Last of all, the motorcycle vets padded onto the grass and knelt, one by one, at each of the caskets to retire their MIA bracelets. Dressed in faded jeans and camouflage, the bikers looked incongruous among the spit- and- polish crowd that day, but when they stepped up to a grave, stood straight, and snapped off a salute, you could see that they had been soldiers too, and some of them were crying. With minor modifications, Arlington’s rituals would be familiar to Thucydides or to Homer, who places the climactic scene of his Iliad not in battle but during a lull in the fighting, as Hector’s body is carried home by his father and prepared for a grand public burial.2 The old pattern endures at Arlington, where friends, family, and comrades gather to give thanks for a warrior’s sacrifice, to honor the military virtues, and all too often to make bearable the most unbearable loss of all, the death of a young combatant cut down in the prime of life. The age- old rituals ease the grief, if only for a moment, in a flourish of ceremony, with brass bands, a blaze of rifle salutes, and flags streaming their battle ribbons from the old wars in Mexico, Germany, Guadalcanal, Belleau Wood, and all the others that link today’s warriors with those who marched into combat before them.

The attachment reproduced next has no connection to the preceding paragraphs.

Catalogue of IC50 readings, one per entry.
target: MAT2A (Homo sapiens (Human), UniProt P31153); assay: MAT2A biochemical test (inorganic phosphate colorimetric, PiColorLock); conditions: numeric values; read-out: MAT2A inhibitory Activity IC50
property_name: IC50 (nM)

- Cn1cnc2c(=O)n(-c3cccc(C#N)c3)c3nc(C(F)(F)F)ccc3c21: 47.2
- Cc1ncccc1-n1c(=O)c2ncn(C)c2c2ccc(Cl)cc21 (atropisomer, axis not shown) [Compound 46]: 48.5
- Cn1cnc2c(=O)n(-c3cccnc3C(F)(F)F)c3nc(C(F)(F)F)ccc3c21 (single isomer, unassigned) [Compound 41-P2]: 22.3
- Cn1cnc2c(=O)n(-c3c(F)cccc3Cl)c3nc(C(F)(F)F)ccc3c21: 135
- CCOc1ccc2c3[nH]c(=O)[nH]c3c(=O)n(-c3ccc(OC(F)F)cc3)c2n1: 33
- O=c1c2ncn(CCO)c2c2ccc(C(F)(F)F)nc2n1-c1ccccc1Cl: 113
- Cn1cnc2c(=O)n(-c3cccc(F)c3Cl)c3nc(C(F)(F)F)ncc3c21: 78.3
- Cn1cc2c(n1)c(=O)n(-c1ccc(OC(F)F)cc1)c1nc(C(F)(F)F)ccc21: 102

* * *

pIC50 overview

Every conflict the United States ever fought is remembered in ceremony and stone at Arlington, none more so than the Civil War, which gave the cemetery its most recognizable traditions. The three- rifle volley signaling the end of a cease- fire; the haunting tune we know as Taps, described as the most beautiful of all trumpet calls; the horse- drawn caissons for transporting dead soldiers from the front; the elaborate honors reserved for unknown soldiers— all of these originated in America’s bloodiest conflict.3